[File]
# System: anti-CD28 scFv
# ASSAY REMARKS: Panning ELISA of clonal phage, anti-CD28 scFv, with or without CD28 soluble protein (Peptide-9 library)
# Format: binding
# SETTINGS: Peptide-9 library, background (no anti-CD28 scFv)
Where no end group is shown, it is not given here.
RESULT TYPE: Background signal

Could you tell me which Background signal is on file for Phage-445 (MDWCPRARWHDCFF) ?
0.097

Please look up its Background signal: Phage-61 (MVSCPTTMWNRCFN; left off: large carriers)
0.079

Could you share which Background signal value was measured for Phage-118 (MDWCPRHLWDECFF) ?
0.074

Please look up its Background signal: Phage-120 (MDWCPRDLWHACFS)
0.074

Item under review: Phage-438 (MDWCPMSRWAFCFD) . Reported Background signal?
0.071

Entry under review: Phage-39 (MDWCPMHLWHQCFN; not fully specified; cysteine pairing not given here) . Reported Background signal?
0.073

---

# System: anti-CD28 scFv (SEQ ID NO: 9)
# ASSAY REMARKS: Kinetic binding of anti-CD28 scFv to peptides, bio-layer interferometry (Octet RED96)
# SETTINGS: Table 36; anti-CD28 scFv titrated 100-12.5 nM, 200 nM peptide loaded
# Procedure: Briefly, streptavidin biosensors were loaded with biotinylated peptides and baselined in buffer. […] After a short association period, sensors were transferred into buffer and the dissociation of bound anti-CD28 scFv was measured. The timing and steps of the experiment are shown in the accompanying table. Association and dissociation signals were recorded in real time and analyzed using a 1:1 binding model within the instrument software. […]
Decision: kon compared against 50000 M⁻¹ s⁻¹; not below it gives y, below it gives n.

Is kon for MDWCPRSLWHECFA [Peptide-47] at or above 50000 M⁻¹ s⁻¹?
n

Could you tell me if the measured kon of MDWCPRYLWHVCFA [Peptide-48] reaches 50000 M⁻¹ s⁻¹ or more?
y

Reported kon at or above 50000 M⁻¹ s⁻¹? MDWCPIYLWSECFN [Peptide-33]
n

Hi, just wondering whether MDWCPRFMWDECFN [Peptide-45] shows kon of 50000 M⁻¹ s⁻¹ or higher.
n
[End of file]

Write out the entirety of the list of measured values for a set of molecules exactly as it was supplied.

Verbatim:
# System: anti-CD28 scFv
# ASSAY REMARKS: Panning ELISA of clonal phage, anti-CD28 scFv, with or without CD28 soluble protein (Peptide-9 library)
# Format: binding
# SETTINGS: Peptide-9 library, background (no anti-CD28 scFv)
Where no end group is shown, it is not given here.
RESULT TYPE: Background signal

Could you tell me which Background signal is on file for Phage-445 (MDWCPRARWHDCFF) ?
0.097

Please look up its Background signal: Phage-61 (MVSCPTTMWNRCFN; left off: large carriers)
0.079

Could you share which Background signal value was measured for Phage-118 (MDWCPRHLWDECFF) ?
0.074

Please look up its Background signal: Phage-120 (MDWCPRDLWHACFS)
0.074

Item under review: Phage-438 (MDWCPMSRWAFCFD) . Reported Background signal?
0.071

Entry under review: Phage-39 (MDWCPMHLWHQCFN; not fully specified; cysteine pairing not given here) . Reported Background signal?
0.073

---

# System: anti-CD28 scFv (SEQ ID NO: 9)
# ASSAY REMARKS: Kinetic binding of anti-CD28 scFv to peptides, bio-layer interferometry (Octet RED96)
# SETTINGS: Table 36; anti-CD28 scFv titrated 100-12.5 nM, 200 nM peptide loaded
# Procedure: Briefly, streptavidin biosensors were loaded with biotinylated peptides and baselined in buffer. […] After a short association period, sensors were transferred into buffer and the dissociation of bound anti-CD28 scFv was measured. The timing and steps of the experiment are shown in the accompanying table. Association and dissociation signals were recorded in real time and analyzed using a 1:1 binding model within the instrument software. […]
Decision: kon compared against 50000 M⁻¹ s⁻¹; not below it gives y, below it gives n.

Is kon for MDWCPRSLWHECFA [Peptide-47] at or above 50000 M⁻¹ s⁻¹?
n

Could you tell me if the measured kon of MDWCPRYLWHVCFA [Peptide-48] reaches 50000 M⁻¹ s⁻¹ or more?
y

Reported kon at or above 50000 M⁻¹ s⁻¹? MDWCPIYLWSECFN [Peptide-33]
n

Hi, just wondering whether MDWCPRFMWDECFN [Peptide-45] shows kon of 50000 M⁻¹ s⁻¹ or higher.
n